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Gambling on En Bloc Sales

By TAN Kee Wee

(MediaCorp 938LIVE’s Money Talks, Thursday, 14 August 2008, 7.50 am and 7.20 pm)

 

Many investors of Laguna Park must be having sleepless nights. It’s not just the ugly clashes we read about. It’s the decision to sell or not.

 

The Singapore property market is sliding. If this trend continues, and if the Laguna Park investor sells his unit today, he would do well rather than to wait till next year.

 

If he wants a higher price than today’s price, he should wait for the en bloc sale. Let’s assume, for the sake of argument, that there is a chance that the en bloc sale can fail, and buyers will disappear after that. What should he do?

 

This is the dilemma that is giving him sleepless nights. This dilemma is studied in behavioral economics, which is a branch of economics incorporating psychology to study the markets.

 

What behavioral economics have found is that people don’t want to take a gamble when they expect to gain something. However, people are more willing to take a gamble when they have something to lose.

 

Let me explain these two scenarios with examples. In the first scenario, I offer you two choices. I can either write you a cheque for $1,000 now, or you can take a gamble of tossing a coin. If you win the toss, I will write you a cheque for not $1,000 but $2,000. But if you lose the toss, I will give you nothing. Will you take the gamble?

 

Nine out of ten times, you will not take the gamble. You would rather take $1,000 now rather gamble with the toss of a coin.

 

Your behavior reflects the Laguna Park investor. Let’s leave aside those sentimental owner-occupiers, who won’t sell at any price. If this investor can make a profit selling now, he will probably do that.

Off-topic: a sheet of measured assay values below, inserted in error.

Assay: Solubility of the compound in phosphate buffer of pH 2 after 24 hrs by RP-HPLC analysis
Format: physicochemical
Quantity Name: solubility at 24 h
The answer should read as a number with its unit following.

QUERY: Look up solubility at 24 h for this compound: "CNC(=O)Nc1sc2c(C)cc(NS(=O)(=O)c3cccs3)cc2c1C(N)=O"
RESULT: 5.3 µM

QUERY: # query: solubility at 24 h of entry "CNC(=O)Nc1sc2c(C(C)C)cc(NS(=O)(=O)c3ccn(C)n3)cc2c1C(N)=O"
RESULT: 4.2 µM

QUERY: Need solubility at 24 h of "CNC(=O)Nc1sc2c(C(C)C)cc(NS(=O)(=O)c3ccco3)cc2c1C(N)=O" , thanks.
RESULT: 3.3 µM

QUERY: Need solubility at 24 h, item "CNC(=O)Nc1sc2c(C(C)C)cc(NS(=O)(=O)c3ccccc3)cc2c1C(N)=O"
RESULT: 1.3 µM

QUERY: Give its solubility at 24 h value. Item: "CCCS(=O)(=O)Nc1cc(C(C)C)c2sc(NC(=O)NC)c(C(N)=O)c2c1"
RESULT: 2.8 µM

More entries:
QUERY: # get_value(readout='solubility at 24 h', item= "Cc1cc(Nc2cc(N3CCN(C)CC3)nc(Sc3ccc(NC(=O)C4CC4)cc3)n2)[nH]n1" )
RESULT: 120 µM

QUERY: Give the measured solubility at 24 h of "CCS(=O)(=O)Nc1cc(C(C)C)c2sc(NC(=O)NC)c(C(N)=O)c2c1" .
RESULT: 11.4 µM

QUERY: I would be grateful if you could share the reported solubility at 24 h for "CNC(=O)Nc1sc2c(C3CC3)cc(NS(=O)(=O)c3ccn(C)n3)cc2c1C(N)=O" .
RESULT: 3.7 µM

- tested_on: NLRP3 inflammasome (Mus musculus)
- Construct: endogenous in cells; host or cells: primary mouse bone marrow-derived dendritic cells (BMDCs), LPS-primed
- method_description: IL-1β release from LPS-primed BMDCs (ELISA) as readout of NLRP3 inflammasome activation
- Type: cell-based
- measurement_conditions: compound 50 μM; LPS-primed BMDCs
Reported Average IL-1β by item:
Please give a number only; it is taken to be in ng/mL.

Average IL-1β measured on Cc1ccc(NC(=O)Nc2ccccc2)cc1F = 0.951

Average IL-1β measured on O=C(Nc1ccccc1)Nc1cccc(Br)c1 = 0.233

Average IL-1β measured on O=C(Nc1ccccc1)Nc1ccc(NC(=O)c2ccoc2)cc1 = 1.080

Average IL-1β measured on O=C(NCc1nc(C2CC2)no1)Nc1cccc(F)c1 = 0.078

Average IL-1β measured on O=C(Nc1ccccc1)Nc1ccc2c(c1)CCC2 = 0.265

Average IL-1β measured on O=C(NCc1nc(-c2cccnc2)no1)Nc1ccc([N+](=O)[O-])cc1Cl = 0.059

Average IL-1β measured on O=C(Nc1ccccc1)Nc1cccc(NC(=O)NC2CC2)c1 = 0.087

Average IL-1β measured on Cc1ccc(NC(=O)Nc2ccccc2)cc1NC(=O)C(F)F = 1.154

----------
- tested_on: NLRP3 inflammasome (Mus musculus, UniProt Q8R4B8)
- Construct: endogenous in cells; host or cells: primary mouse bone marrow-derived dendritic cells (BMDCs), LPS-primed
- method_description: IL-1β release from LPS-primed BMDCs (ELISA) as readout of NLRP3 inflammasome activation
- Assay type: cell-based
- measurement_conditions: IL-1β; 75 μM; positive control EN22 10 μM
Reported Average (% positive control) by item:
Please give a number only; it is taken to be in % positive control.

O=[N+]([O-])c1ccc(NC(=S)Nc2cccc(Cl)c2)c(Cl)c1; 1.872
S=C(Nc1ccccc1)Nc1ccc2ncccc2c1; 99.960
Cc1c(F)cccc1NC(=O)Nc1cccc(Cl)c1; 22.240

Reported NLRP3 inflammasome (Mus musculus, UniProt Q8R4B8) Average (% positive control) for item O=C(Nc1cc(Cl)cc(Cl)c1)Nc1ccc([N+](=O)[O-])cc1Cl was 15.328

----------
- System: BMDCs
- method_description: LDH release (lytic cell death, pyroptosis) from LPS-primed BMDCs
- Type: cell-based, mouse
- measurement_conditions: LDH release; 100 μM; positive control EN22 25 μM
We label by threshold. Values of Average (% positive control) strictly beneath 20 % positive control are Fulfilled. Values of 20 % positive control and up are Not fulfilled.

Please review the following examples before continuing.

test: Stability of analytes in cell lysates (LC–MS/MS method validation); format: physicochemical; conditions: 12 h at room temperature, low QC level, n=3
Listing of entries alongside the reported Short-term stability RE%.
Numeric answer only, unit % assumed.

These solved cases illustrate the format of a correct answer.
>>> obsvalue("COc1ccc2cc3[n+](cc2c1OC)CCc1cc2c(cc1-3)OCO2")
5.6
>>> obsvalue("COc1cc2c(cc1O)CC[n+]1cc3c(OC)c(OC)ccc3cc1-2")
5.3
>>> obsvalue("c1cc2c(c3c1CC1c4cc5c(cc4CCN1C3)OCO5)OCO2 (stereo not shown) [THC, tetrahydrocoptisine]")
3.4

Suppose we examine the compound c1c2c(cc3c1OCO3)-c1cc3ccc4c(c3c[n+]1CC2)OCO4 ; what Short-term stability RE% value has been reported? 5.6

In the second scenario, instead of me writing the cheque, you will be the one writing the cheque. But you will still be the one to decide whether to take the gamble or not.

 

In this second scenario, I will offer you two choices again. You can either write a cheque for $1,000 to me, or you can take a gamble and toss the coin. If you win the toss, you give me nothing. But if you lose the toss, you must write me a cheque for not $1,000 but $2,000. Will you take the gamble?

 

Nine out of ten times, you will take the gamble and toss the coin. In other words, in this second scenario, you cannot accept the guaranteed loss of $1,000. You would rather gamble and hope to pay me nothing.

 

This aspect of behavioral economics explains many events, like why people suing investment banks for fraud usually accept a smaller lump sum payment rather than go for a trial. Or why rogue traders like Nick Leeson, when faced with a guaranteed loss situation in their trades, would take bigger bets.

 

Behavioral economics also makes us understand the mindset of athletes vying for glory in the Olympics. Cheating, and doping is one way about it, will forever be present because most athletes feel like they are in the guaranteed loss situation.

 

They feel like this because they have sacrificed their careers to compete. To them, the gold medal means glory and commercial endorsements. The silver and bronze medals are as good as nothing. So they gamble with illegal drugs hoping to escape detection and clinch honour.

 

Behavioral economics also tells us something about the reaction of another investor at Laguna Park. Here, his investment is under water. He is in the guaranteed loss situation. So he will take a gamble. He will push for the en bloc sale using fair or foul means.

 

So when en bloc sales turn ugly, we now know why. When money and the gold medal are at stake, civilized behaviour and fair play will take second and third places on the rostrum.

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